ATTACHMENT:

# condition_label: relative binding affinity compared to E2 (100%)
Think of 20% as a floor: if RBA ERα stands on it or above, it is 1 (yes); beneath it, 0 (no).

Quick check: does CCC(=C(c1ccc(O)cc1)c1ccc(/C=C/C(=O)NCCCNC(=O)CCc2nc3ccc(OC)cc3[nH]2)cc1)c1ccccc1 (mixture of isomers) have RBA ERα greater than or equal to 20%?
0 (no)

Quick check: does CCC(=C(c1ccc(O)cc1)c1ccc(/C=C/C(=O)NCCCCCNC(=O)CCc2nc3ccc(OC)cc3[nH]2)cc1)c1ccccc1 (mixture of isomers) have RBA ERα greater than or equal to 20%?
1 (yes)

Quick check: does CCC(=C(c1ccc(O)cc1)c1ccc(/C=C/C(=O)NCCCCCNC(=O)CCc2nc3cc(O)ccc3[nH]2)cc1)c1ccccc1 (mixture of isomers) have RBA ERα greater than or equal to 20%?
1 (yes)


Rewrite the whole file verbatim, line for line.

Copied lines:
# condition_label: relative binding affinity compared to E2 (100%)
Think of 20% as a floor: if RBA ERα stands on it or above, it is 1 (yes); beneath it, 0 (no).

Quick check: does CCC(=C(c1ccc(O)cc1)c1ccc(/C=C/C(=O)NCCCNC(=O)CCc2nc3ccc(OC)cc3[nH]2)cc1)c1ccccc1 (mixture of isomers) have RBA ERα greater than or equal to 20%?
0 (no)

Quick check: does CCC(=C(c1ccc(O)cc1)c1ccc(/C=C/C(=O)NCCCCCNC(=O)CCc2nc3ccc(OC)cc3[nH]2)cc1)c1ccccc1 (mixture of isomers) have RBA ERα greater than or equal to 20%?
1 (yes)

Quick check: does CCC(=C(c1ccc(O)cc1)c1ccc(/C=C/C(=O)NCCCCCNC(=O)CCc2nc3cc(O)ccc3[nH]2)cc1)c1ccccc1 (mixture of isomers) have RBA ERα greater than or equal to 20%?
1 (yes)